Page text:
Quantifying the future renewable groundwater resource is a key point for water managers in the context of climate change. A method to estimate potential groundwater recharge from precipitation has been developed and applied over France for that purpose.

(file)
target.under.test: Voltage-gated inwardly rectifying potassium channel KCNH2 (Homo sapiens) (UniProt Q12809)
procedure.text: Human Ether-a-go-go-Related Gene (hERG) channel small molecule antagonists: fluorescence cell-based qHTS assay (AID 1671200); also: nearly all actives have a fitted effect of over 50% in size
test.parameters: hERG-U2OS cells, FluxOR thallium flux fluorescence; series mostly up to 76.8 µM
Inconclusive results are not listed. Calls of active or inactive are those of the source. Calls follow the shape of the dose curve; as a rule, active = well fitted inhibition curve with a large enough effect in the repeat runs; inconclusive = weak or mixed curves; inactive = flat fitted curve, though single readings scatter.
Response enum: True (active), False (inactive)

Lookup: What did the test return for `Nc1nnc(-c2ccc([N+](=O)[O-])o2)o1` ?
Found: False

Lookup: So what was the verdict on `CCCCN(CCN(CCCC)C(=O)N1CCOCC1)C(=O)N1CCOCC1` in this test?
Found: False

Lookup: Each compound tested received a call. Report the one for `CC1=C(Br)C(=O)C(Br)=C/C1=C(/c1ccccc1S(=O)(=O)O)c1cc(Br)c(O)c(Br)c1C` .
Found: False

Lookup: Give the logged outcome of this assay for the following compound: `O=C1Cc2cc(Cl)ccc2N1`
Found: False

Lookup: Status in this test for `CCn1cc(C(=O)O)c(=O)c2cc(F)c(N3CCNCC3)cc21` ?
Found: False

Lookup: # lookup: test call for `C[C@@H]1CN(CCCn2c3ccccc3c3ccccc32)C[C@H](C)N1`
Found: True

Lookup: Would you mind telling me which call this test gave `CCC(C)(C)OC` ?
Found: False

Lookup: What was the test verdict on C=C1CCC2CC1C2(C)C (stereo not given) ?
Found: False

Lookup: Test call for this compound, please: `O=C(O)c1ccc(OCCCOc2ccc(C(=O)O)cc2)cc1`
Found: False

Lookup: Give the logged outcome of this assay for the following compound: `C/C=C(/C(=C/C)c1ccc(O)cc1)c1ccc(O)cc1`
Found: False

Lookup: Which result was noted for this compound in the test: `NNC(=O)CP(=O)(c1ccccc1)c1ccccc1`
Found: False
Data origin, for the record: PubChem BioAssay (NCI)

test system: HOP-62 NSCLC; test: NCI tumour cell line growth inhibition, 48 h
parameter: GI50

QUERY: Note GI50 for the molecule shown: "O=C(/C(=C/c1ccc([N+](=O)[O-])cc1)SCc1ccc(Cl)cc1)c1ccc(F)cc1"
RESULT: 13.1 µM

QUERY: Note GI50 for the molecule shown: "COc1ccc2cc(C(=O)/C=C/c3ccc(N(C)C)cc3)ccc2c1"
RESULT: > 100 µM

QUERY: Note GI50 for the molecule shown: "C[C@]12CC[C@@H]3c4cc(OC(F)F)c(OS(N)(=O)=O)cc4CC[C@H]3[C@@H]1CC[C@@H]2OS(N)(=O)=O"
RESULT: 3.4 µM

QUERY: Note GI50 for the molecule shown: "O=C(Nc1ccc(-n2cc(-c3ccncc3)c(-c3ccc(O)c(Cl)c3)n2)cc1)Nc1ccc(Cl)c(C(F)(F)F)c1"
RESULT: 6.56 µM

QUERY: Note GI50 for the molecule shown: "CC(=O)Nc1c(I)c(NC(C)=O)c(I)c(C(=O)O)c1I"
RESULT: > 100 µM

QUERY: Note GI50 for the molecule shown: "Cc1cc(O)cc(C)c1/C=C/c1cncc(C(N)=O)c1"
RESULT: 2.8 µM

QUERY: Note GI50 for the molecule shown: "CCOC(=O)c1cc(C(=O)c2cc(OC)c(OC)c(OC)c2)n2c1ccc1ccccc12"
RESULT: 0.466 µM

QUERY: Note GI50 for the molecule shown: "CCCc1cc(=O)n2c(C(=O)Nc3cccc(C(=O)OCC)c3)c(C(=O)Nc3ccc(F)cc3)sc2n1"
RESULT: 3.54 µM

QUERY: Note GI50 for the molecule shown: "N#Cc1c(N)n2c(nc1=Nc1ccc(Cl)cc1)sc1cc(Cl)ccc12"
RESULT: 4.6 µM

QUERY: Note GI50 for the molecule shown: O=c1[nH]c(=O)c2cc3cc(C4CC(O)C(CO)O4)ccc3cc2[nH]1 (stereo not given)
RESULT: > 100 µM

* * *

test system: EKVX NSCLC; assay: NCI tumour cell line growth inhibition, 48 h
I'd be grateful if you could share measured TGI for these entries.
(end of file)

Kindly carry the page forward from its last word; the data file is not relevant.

A gridded water budget model was developed to compute the effective rainfall with a spatial resolution of 8x8 km, at a daily time step. Three different water budget methods were included to assess uncertainties associated to the model design. We then elaborated a method to split the effective rainfall between runoff and infiltration, relying on a GIS built parameter called IDPR. This distributed parameter relates to the drainage density and hydrological network. We calculated the river baseflow index (BFI) using the Wallingford method over more than 350 French monitored river basins. Assuming that BFI represents the groundwater contribution to surface flow in a river basin, it can be used to estimate the mean infiltration coefficient over the considered basin. A relationship between the calculated BFI and IDPR spatial average calculated over the 350 river basins was established. It thus allowed estimating a spatially distributed infiltration ratio. The potential annual recharge was defined as the product of this ratio with the effective rainfall previously calculated. Hence, present and future recharge maps for France were generated to assess the impact of different climate change scenarios.